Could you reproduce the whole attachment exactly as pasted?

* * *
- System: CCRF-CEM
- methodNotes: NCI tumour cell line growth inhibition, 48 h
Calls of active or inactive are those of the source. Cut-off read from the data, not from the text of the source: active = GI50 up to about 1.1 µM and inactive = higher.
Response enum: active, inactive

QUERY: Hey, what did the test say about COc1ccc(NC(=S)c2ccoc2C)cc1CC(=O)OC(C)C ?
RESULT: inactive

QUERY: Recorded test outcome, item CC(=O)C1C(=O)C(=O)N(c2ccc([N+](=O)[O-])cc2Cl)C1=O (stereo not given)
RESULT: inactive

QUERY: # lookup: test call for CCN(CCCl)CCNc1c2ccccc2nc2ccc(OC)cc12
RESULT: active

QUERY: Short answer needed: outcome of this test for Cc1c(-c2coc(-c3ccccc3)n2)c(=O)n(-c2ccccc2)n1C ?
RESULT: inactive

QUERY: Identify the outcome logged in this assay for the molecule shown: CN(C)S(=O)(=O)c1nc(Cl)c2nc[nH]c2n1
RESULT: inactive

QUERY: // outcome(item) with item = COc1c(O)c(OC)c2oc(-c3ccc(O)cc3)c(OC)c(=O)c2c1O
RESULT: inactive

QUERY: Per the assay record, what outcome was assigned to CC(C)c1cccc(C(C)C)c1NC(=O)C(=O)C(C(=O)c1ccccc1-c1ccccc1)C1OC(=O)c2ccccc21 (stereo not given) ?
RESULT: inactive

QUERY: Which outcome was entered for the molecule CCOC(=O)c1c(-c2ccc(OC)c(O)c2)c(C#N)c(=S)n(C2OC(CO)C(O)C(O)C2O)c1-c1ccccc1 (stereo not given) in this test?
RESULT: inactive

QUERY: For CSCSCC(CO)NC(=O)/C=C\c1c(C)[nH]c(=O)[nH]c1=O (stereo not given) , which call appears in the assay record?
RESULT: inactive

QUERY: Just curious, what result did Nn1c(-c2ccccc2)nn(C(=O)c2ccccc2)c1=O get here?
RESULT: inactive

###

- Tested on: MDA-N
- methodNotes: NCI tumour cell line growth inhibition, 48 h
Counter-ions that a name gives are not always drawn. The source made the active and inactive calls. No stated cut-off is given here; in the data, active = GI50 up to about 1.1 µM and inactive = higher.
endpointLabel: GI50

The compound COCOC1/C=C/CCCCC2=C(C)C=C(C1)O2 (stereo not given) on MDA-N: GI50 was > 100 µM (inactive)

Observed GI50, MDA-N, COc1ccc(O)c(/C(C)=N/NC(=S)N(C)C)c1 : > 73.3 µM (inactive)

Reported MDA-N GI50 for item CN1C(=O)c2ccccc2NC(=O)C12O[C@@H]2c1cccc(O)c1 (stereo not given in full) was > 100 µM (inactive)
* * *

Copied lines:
- System: CCRF-CEM
- methodNotes: NCI tumour cell line growth inhibition, 48 h
Calls of active or inactive are those of the source. Cut-off read from the data, not from the text of the source: active = GI50 up to about 1.1 µM and inactive = higher.
Response enum: active, inactive

QUERY: Hey, what did the test say about COc1ccc(NC(=S)c2ccoc2C)cc1CC(=O)OC(C)C ?
RESULT: inactive

QUERY: Recorded test outcome, item CC(=O)C1C(=O)C(=O)N(c2ccc([N+](=O)[O-])cc2Cl)C1=O (stereo not given)
RESULT: inactive

QUERY: # lookup: test call for CCN(CCCl)CCNc1c2ccccc2nc2ccc(OC)cc12
RESULT: active

QUERY: Short answer needed: outcome of this test for Cc1c(-c2coc(-c3ccccc3)n2)c(=O)n(-c2ccccc2)n1C ?
RESULT: inactive

QUERY: Identify the outcome logged in this assay for the molecule shown: CN(C)S(=O)(=O)c1nc(Cl)c2nc[nH]c2n1
RESULT: inactive

QUERY: // outcome(item) with item = COc1c(O)c(OC)c2oc(-c3ccc(O)cc3)c(OC)c(=O)c2c1O
RESULT: inactive

QUERY: Per the assay record, what outcome was assigned to CC(C)c1cccc(C(C)C)c1NC(=O)C(=O)C(C(=O)c1ccccc1-c1ccccc1)C1OC(=O)c2ccccc21 (stereo not given) ?
RESULT: inactive

QUERY: Which outcome was entered for the molecule CCOC(=O)c1c(-c2ccc(OC)c(O)c2)c(C#N)c(=S)n(C2OC(CO)C(O)C(O)C2O)c1-c1ccccc1 (stereo not given) in this test?
RESULT: inactive

QUERY: For CSCSCC(CO)NC(=O)/C=C\c1c(C)[nH]c(=O)[nH]c1=O (stereo not given) , which call appears in the assay record?
RESULT: inactive

QUERY: Just curious, what result did Nn1c(-c2ccccc2)nn(C(=O)c2ccccc2)c1=O get here?
RESULT: inactive

###

- Tested on: MDA-N
- methodNotes: NCI tumour cell line growth inhibition, 48 h
Counter-ions that a name gives are not always drawn. The source made the active and inactive calls. No stated cut-off is given here; in the data, active = GI50 up to about 1.1 µM and inactive = higher.
endpointLabel: GI50

The compound COCOC1/C=C/CCCCC2=C(C)C=C(C1)O2 (stereo not given) on MDA-N: GI50 was > 100 µM (inactive)

Observed GI50, MDA-N, COc1ccc(O)c(/C(C)=N/NC(=S)N(C)C)c1 : > 73.3 µM (inactive)

Reported MDA-N GI50 for item CN1C(=O)c2ccccc2NC(=O)C12O[C@@H]2c1cccc(O)c1 (stereo not given in full) was > 100 µM (inactive)